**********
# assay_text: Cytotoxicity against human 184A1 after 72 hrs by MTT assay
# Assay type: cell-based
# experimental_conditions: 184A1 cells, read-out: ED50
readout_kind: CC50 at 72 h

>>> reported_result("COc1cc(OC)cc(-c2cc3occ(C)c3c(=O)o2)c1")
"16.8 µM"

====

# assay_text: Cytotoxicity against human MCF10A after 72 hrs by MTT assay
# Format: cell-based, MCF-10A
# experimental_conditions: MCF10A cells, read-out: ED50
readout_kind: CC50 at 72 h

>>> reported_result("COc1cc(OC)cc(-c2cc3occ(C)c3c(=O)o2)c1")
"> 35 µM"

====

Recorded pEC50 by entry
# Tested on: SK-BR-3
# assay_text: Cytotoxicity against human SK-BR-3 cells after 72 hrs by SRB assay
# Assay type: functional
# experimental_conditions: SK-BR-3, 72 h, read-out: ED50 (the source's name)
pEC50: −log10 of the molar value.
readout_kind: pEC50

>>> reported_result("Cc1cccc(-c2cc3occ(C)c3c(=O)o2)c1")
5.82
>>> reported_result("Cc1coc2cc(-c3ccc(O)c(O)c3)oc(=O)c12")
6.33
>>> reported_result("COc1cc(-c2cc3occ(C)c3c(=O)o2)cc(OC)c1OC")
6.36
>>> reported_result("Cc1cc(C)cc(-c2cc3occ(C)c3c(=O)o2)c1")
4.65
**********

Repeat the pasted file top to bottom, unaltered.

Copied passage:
# assay_text: Cytotoxicity against human 184A1 after 72 hrs by MTT assay
# Assay type: cell-based
# experimental_conditions: 184A1 cells, read-out: ED50
readout_kind: CC50 at 72 h

>>> reported_result("COc1cc(OC)cc(-c2cc3occ(C)c3c(=O)o2)c1")
"16.8 µM"

====

# assay_text: Cytotoxicity against human MCF10A after 72 hrs by MTT assay
# Format: cell-based, MCF-10A
# experimental_conditions: MCF10A cells, read-out: ED50
readout_kind: CC50 at 72 h

>>> reported_result("COc1cc(OC)cc(-c2cc3occ(C)c3c(=O)o2)c1")
"> 35 µM"

====

Recorded pEC50 by entry
# Tested on: SK-BR-3
# assay_text: Cytotoxicity against human SK-BR-3 cells after 72 hrs by SRB assay
# Assay type: functional
# experimental_conditions: SK-BR-3, 72 h, read-out: ED50 (the source's name)
pEC50: −log10 of the molar value.
readout_kind: pEC50

>>> reported_result("Cc1cccc(-c2cc3occ(C)c3c(=O)o2)c1")
5.82
>>> reported_result("Cc1coc2cc(-c3ccc(O)c(O)c3)oc(=O)c12")
6.33
>>> reported_result("COc1cc(-c2cc3occ(C)c3c(=O)o2)cc(OC)c1OC")
6.36
>>> reported_result("Cc1cc(C)cc(-c2cc3occ(C)c3c(=O)o2)c1")
4.65